- GM's defensed unit sees $25 billion market in creating new products for the military based off its existing vehicles, parts and technologies.
- Future opportunities include electric powertrains and vehicles as well as autonomous systems and vehicles — focuses of its GM parent company.
- GM sold a previous defense unit with the same name to General Dynamics for $1.1 billion in 2003.
DETROIT – General Motors is targeting significant growth for its resurrected military defense unit, which quietly relaunched three years ago and recently started fulfilling its first major U.S. military contract.
GM sees a $25 billion market in creating new products for the military based off its existing vehicles, parts and technologies, according to Jeff Ryder, GM Defense vice president of growth and strategy.
"That's an addressable market that we feel we have a right to win and pursue. And that's what we're doing," he told CNBC. "As we mature, as we grow, as we build out our operating model, as we have more wins, we will have the opportunity, I think, to continue to vector into other directions or adjacent markets. So that number is not going to get smaller."
The company once built tanks for the military during WWII, but it has no plans to stretch that far from its core manufacturing, he said.
Ryder, an aerospace and defense industry veteran, said the military needs electric powertrains and vehicles as well as autonomous systems — focuses of its parent company. GM is investing $27 billion in such technologies through 2025.
The Detroit automaker sold a previous defense unit with the same name to General Dynamics for $1.1 billion in 2003. Since relaunching GM Defense in 2017, the company has been ramping up the subsidiary and identifying appropriate military contracts to bid on.
Due to its current size, GM Defense has not gained much, if any, interest from Wall Street regarding valuation, but executives believe the opportunities for the unit are vast.
Batteries vs. fuel cells
When GM Defense was reestablished in 2017, it was expected to be a showcase for the automaker's fuel-cell technologies. But much like the consumer market, the demand wasn't yet there due to cost and lack of infrastructure.
Ryder said fuel cells remain part of the company's product offering, but GM Defense is now focusing on more near-term business opportunities, including battery-electric vehicles.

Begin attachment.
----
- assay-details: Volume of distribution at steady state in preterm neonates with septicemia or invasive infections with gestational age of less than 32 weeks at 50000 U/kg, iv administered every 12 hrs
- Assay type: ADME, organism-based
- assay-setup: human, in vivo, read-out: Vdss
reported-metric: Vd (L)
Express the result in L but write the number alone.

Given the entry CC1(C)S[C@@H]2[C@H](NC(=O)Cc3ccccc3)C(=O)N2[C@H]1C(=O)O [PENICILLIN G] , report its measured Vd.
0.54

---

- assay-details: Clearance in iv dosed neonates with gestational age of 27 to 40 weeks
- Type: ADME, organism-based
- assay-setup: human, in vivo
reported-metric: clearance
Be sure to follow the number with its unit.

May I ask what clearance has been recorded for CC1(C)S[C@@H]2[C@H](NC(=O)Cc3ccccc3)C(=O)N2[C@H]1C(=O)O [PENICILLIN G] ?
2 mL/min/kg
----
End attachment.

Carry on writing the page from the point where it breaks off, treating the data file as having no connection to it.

"The reality is the Army was not and is not yet ready to buy thousands of fuel-cell- powered vehicles," he said, adding "electric vehicles are a very, very real conversation right now."
Fuel-cell vehicles operate much like EVs but are powered by electricity generated from hydrogen and oxygen. Such vehicles emit only water while driving and are considered complementary and better for longer trips than battery-electric vehicles. The vehicles can operate on renewable hydrogen made from sources like wind and biomass.
GM previously partnered with the U.S. defense industry for evaluation of fuel-cell products, including a Colorado-based pickup called the ZH2 and an unmanned undersea vehicle. The company also has showcased a military vehicle platform called the Silent Utility Rover Universal Superstructure as a proof of its fuel-cell technologies.
Some advantages EVs and fuel cells offer over gasoline- and diesel-powered vehicles is its near-instantaneous torque to move quickly as well as lack of noise and thermal detection, according to Ryder.
$214 million contract
Until the U.S. military is ready to largely adopt such technologies, GM Defense is focusing its near-term operations on vehicles with internal combustion engines as well as more traditional powertrains and technologies.
GM Defense was awarded a $214.3 million contract earlier this year by the Army to produce and maintain new Infantry Squad Vehicles, which are used to transport soldiers on battlefields. The company partnered on the contract with Ricardo Defense, which will lead product support for the vehicles.
The infantry vehicles are based off GM's Chevrolet Colorado ZR2 midsize truck and leverage 90% commercial off-the-shelf parts, which helps with development and production costs. But unlike the pickup for consumers, the ISVs are light and durable enough to be sling loaded and carried from a UH-60 Blackhawk helicopter.
"The reach back into GM is huge," Mark Dickens, GM Defense chief engineer, said during a recent media event. "That's the key enabler."
GM Defense's interim president, Tim Herrick, who also serves as GM vice president of global product programs, said the ISVs are "just the beginning" for the division. Ryder said other variants, including those with electric powertrains, are possible.
GM Defense has started renovating an existing building to support the production of the ISVs in North Carolina. The facility will help manufacture 649 ISVs and will support the production of up to 2,065 vehicles with additional authorization over eight years. The first vehicles delivered to the Army were built at GM's Milford Proving Grounds in Michigan.